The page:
Divided federal appeals court rules you have the right to film the police
Filming cops, 2-1 court rules, ensures that they “are not abusing their power.”
A divided federal appeals court is ruling for the First Amendment, saying the public has a right to film the police. But the 5th US Circuit Court of Appeals, in upholding the bulk of a lower court’s decision against an activist who was conducting what he called a “First Amendment audit” outside a Texas police station, noted that this right is not absolute and is not applicable everywhere.
The facts of the dispute are simple. Phillip Turner was 25 in September 2015 when he decided to go outside the Fort Worth police department to test officers’ knowledge of the right to film the police. While filming, he was arrested for failing to identify himself to the police. Officers handcuffed and briefly held Turner before releasing him without charges. Turner sued, alleging violations of his Fourth Amendment right against unlawful arrest and detention and his First Amendment right of speech.
The 2-1 decision Thursday by Judge Jacques Wiener is among a slew of rulings on the topic, and it provides fresh legal backing for the so-called YouTube society where people are constantly using their mobile phones to film themselves and the police. The American Civil Liberties Union says, “there is a widespread, continuing pattern of law enforcement officers ordering people to stop taking photographs or video in public places and harassing, detaining and arresting those who fail to comply.”
A dissenting appellate judge on the case—Edith Brown Clement—wrote Turner was not unlawfully arrested and that the majority opinion from the Texas-based appeals court jumped the gun to declare a First Amendment right here because one “is not clearly established.”
Previously, a federal judge had dismissed Turner’s allegations, saying the officers involved held so-called “qualified immunity” because the right to film the police was not “clearly established” at the time of the incident. And on appeal, the appellate court upheld this lower court’s position. However, the majority then went on to declare a prospective First Amendment right to film the police within the circuit’s jurisdiction, which includes Louisiana, Mississippi, and Texas. That said, this newly announced right does not apply retroactively to Turner:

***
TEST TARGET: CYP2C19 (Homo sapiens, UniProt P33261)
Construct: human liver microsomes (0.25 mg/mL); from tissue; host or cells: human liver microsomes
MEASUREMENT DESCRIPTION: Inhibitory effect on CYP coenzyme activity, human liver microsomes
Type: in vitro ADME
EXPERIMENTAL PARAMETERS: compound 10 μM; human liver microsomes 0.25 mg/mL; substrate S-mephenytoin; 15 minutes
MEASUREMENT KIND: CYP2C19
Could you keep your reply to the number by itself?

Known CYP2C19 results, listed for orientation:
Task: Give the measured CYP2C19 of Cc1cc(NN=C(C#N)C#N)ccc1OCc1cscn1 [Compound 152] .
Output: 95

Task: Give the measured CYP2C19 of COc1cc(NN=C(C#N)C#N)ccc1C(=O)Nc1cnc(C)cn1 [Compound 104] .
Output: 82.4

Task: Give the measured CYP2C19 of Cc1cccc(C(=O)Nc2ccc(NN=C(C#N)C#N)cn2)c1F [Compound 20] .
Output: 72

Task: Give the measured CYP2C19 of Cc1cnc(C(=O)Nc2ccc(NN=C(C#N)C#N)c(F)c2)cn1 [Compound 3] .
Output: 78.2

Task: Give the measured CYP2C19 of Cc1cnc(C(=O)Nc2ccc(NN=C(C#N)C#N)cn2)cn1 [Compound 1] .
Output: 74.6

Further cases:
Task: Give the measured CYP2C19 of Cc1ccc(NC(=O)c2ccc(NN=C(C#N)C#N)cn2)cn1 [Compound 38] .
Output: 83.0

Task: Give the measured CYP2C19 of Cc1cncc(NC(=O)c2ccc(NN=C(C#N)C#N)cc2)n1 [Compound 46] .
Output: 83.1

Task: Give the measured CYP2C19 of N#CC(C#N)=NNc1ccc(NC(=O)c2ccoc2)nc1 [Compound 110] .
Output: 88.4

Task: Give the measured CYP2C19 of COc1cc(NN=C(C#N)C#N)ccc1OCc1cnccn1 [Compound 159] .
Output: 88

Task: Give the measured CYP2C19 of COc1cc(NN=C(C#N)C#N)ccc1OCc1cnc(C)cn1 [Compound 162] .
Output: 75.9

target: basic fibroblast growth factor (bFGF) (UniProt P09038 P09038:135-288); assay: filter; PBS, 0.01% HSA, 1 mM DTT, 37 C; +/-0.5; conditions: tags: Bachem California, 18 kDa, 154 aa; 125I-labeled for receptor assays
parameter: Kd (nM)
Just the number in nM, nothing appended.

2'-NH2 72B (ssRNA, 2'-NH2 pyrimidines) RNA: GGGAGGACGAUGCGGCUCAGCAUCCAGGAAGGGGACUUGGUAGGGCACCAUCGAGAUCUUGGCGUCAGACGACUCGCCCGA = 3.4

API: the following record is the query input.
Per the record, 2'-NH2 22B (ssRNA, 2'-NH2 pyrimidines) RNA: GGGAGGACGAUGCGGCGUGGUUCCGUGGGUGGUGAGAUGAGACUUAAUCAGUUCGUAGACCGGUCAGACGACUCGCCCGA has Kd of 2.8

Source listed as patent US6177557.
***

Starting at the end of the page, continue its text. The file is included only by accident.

At the time in question, neither the Supreme Court nor this court had determined whether First Amendment protection extends to the recording or filming of police. Although Turner insists, as some district courts in this circuit have concluded, that First Amendment protection extends to the video recording of police activity in light of general First Amendment principles, the Supreme Court has “repeatedly” instructed courts “not to define clearly established law at a high level of generality.”
The Supreme Court still has not ruled on the issue. The appeals court went on to note the varying rulings and silence in the lower courts on this hot-button First Amendment topic:
The circuit courts are not split, however, on whether the right exists. The First and Eleventh Circuits have held that the First Amendment protects the rights of individuals to videotape police officers performing their duties. In American Civil Liberties Union v. Alvarez, the Seventh Circuit explained that the First Amendment protects the audio recording of the police and concluded that an Illinois wiretapping statute, which criminalized the audio recording of police officers, merited heightened First Amendment scrutiny because of its burdens on First Amendment rights. No circuit has held that the First Amendment protection does not extend to the video recording of police activity, although several circuit courts have explained that the law in their respective circuits is not clearly established while refraining from determining whether there is a First Amendment right to record the police.
Again, the appeals court ruled that the police were ultimately immune to Turner’s First Amendment challenge since the right was not “clearly established” at the time of the incident. The court noted that, starting now, “we conclude that First Amendment principles, controlling authority, and persuasive precedent demonstrate that a First Amendment right to record the police does exist, subject only to reasonable time, place, and manner restrictions.”
Filming the police contributes to the public’s ability to hold the police accountable, ensure that police officers are not abusing their power, and make informed decisions about police policy. Filming the police also frequently helps officers; for example, a citizen’s recording might corroborate a probable cause finding or might even exonerate an officer charged with wrongdoing.
Regarding the Fourth Amendment argument, the court set aside Turner’s unlawful detention claim because police held an objectively reasonable position “that Turner was casing the station for an attack, stalking an officer, or otherwise preparing for criminal activity, and thus could have found Turner’s filming of the ‘routine activities’ of the station sufficiently suspicious to warrant questioning and a brief detention.”
So for now, the unlawful arrest claim survived, meaning the cops can be sued on Fourth Amendment grounds. “The officers’ handcuffing Turner and placing him in the patrol car, as alleged in the amended complaint, were not reasonable under the circumstances,” the court concluded.
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